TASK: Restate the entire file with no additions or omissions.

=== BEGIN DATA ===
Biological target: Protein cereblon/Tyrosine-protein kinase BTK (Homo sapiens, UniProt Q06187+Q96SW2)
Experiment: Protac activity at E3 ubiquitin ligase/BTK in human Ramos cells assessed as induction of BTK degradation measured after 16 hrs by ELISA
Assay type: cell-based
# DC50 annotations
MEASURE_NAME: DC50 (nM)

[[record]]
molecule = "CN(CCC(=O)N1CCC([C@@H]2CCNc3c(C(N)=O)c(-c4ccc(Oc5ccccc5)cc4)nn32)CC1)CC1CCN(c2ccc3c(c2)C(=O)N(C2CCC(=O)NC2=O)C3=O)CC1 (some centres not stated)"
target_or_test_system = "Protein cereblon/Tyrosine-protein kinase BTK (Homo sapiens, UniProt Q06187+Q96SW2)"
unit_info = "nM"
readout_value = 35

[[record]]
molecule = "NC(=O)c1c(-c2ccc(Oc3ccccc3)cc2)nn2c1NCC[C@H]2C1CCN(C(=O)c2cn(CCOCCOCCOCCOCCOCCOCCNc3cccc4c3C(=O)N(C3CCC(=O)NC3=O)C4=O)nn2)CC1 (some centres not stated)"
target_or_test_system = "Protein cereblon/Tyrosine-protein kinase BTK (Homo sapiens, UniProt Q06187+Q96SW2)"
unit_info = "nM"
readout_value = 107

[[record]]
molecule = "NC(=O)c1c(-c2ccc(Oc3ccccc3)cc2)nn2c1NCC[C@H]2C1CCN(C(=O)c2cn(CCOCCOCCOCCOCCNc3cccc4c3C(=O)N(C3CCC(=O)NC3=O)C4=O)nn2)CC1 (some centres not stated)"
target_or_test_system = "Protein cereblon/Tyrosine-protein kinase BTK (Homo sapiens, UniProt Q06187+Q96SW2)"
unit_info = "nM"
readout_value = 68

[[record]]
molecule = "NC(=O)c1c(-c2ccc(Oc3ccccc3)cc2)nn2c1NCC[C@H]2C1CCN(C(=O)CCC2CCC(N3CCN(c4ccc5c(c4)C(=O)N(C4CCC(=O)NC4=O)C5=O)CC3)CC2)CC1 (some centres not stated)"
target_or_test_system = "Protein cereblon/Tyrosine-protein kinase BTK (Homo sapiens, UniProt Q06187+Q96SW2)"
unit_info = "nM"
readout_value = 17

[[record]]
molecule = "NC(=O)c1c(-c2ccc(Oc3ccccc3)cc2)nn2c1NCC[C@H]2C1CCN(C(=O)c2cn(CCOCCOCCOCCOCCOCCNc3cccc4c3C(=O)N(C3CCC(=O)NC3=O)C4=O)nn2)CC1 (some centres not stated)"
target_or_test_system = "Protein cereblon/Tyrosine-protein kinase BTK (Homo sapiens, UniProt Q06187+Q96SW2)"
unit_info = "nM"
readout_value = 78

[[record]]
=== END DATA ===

Biological target: Protein cereblon/Tyrosine-protein kinase BTK (Homo sapiens, UniProt Q06187+Q96SW2)
Experiment: Protac activity at E3 ubiquitin ligase/BTK in human Ramos cells assessed as induction of BTK degradation measured after 16 hrs by ELISA
Assay type: cell-based
# DC50 annotations
MEASURE_NAME: DC50 (nM)

[[record]]
molecule = "CN(CCC(=O)N1CCC([C@@H]2CCNc3c(C(N)=O)c(-c4ccc(Oc5ccccc5)cc4)nn32)CC1)CC1CCN(c2ccc3c(c2)C(=O)N(C2CCC(=O)NC2=O)C3=O)CC1 (some centres not stated)"
target_or_test_system = "Protein cereblon/Tyrosine-protein kinase BTK (Homo sapiens, UniProt Q06187+Q96SW2)"
unit_info = "nM"
readout_value = 35

[[record]]
molecule = "NC(=O)c1c(-c2ccc(Oc3ccccc3)cc2)nn2c1NCC[C@H]2C1CCN(C(=O)c2cn(CCOCCOCCOCCOCCOCCOCCNc3cccc4c3C(=O)N(C3CCC(=O)NC3=O)C4=O)nn2)CC1 (some centres not stated)"
target_or_test_system = "Protein cereblon/Tyrosine-protein kinase BTK (Homo sapiens, UniProt Q06187+Q96SW2)"
unit_info = "nM"
readout_value = 107

[[record]]
molecule = "NC(=O)c1c(-c2ccc(Oc3ccccc3)cc2)nn2c1NCC[C@H]2C1CCN(C(=O)c2cn(CCOCCOCCOCCOCCNc3cccc4c3C(=O)N(C3CCC(=O)NC3=O)C4=O)nn2)CC1 (some centres not stated)"
target_or_test_system = "Protein cereblon/Tyrosine-protein kinase BTK (Homo sapiens, UniProt Q06187+Q96SW2)"
unit_info = "nM"
readout_value = 68

[[record]]
molecule = "NC(=O)c1c(-c2ccc(Oc3ccccc3)cc2)nn2c1NCC[C@H]2C1CCN(C(=O)CCC2CCC(N3CCN(c4ccc5c(c4)C(=O)N(C4CCC(=O)NC4=O)C5=O)CC3)CC2)CC1 (some centres not stated)"
target_or_test_system = "Protein cereblon/Tyrosine-protein kinase BTK (Homo sapiens, UniProt Q06187+Q96SW2)"
unit_info = "nM"
readout_value = 17

[[record]]
molecule = "NC(=O)c1c(-c2ccc(Oc3ccccc3)cc2)nn2c1NCC[C@H]2C1CCN(C(=O)c2cn(CCOCCOCCOCCOCCOCCNc3cccc4c3C(=O)N(C3CCC(=O)NC3=O)C4=O)nn2)CC1 (some centres not stated)"
target_or_test_system = "Protein cereblon/Tyrosine-protein kinase BTK (Homo sapiens, UniProt Q06187+Q96SW2)"
unit_info = "nM"
readout_value = 78

[[record]]